Newbury Farm & Forest Conserved

The organic dairy farm on Corey Hill Road known locally as the Meyette Farm, now owned by David “Bert” and Pam Vines, will be protected from development forever. The Upper Valley Land Trust (UVLT) has recently purchased the development rights from the Vines on 320 acres of open land and forest that support their farming operation by recording a conservation easement deed.

The purchase of the easement was made possible through UVLT’s Blynn Garnett Fund, a land conservation fund established in 2006 by Blynn Garnett through her will for the protection of property on or near the North Road in Newbury. Blynn Garnett left her land and house to UVLT in her will. UVLT sold the property subject to conservation restrictions. The money from the sale has gone to support further conservation in the area, such as the recent conservation of the Vines’ farm. Garnett’s obituary expressed her wish, “I wanted to do it for Newbury. I love North Road and I love West Newbury and I want to help protect it.” Find out how you can leave a legacy at

Gilbert Meyette has lived and worked in Newbury on the recently conserved dairy farm since 1945. Some things have changed since 1945: the farm is no longer dependent on horses to tend the land, and the dairy was certified organic in 2006, but the landscape has remained the same. The property features prime agricultural soils, a stand of sugar maples, scenic hillsides, hayfields and pastureland.

Pam Vines grew-up in the old schoolhouse that is located across the road from the Meyette Farm. As a child she would assist the Meyette family on their farm by accompanying them on trips to the creamery. There, she would often be treated to an ice cream cone. Though Meyette sold the property to Pam and Bert Vines in 2006, he continues to live on the farm with them.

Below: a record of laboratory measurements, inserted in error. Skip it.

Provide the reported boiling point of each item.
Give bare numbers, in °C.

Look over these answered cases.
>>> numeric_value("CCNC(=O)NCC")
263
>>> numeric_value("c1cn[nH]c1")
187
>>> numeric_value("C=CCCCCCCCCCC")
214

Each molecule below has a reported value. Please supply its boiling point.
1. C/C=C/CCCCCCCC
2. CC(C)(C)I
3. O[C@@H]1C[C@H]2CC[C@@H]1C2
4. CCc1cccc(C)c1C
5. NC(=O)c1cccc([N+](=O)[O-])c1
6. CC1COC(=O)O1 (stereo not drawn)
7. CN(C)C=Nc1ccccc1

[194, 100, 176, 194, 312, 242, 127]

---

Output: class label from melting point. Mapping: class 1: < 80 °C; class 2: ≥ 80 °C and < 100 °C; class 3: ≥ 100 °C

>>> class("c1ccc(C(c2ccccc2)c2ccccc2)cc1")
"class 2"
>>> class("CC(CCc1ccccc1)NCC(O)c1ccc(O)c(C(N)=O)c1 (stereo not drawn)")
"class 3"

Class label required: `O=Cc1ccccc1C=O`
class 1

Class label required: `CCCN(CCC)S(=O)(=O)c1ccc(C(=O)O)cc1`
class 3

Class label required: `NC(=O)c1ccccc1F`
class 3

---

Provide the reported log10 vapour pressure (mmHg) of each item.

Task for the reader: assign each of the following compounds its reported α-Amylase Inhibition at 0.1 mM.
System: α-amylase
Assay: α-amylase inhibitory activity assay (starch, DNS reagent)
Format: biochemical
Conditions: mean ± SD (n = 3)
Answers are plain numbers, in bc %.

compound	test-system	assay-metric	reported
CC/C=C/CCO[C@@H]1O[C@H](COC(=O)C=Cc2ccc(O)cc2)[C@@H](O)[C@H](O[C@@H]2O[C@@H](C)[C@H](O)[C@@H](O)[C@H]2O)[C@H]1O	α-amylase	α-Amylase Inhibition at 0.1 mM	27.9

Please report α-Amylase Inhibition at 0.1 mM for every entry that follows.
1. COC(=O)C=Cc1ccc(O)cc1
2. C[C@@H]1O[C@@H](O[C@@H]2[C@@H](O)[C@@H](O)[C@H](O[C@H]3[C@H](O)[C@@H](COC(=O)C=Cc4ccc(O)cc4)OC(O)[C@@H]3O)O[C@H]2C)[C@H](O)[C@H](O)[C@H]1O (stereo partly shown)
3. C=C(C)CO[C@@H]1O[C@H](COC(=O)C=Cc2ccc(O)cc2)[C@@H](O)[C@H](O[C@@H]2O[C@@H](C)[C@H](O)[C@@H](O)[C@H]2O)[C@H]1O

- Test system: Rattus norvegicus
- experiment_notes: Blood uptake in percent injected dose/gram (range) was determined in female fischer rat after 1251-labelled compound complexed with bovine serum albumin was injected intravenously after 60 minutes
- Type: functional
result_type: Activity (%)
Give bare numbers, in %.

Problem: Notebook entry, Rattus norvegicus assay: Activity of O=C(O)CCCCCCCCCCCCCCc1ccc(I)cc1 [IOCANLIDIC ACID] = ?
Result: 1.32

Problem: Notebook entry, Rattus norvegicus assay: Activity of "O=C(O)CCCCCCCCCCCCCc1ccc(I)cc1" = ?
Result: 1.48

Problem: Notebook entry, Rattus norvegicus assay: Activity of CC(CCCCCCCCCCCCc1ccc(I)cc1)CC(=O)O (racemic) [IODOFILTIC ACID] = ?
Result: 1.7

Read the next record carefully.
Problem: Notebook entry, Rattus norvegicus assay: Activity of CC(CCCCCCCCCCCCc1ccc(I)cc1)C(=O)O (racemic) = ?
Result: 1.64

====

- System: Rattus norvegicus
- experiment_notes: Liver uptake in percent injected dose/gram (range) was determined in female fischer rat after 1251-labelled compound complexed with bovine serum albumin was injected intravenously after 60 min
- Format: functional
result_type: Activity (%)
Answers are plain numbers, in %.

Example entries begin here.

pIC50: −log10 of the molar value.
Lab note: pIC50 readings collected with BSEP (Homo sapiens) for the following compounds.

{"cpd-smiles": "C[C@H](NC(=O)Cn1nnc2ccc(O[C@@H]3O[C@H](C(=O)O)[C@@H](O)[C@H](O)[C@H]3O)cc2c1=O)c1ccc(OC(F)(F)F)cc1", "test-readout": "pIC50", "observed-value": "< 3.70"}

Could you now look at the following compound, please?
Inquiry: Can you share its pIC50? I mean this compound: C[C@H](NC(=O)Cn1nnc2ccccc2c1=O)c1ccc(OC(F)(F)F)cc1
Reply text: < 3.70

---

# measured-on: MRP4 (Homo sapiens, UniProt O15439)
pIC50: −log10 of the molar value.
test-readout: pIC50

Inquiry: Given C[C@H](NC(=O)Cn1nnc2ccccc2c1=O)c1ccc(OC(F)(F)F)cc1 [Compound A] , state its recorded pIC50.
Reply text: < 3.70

As UVLT Conservation Project Manager, James Thaxton puts it, “It’s an old farm with a lot of new energy. Pam and Bert are building their operation on a strong foundation and look forward to many years of farming to come.” The Vines currently milk 35 Jersey and Holstein cows on their hilly dairy farm, located on one of Newbury’s numerous back roads. They ship the milk to Horizon Organic in Buffalo, NY, where it is processed and then sold as fluid milk, cheese, butter, yogurt, or ice cream. While the price the Vines receive for their milk has decreased $1 per hundredweight this year and will likely further diminish in the coming year, the couple remain positive. The conservation of this property has provided them with funds necessary for the continued success of their business. They plan to grow and improve their organic dairy operation by paying down their mortgage, buying additional cows, and investing in needed equipment.

In addition to the financial benefits of conserving their land, it pleases the Vines to see land that has supported a dairy farm since 1900, stay as it is for generations to come. UVLT’s James Thaxton says, “Protecting the Meyette Farm will not only help to preserve the health and stability of the farming community in the region, but will protect the beauty of this area as well.” The Vines have been encouraged by their neighbors to protect the property in order to maintain the traditional rural character of the area. As Bert Vines said, quoting one of his neighbors, “This [conservation easement] is a way to conserve our little corner of Heaven.”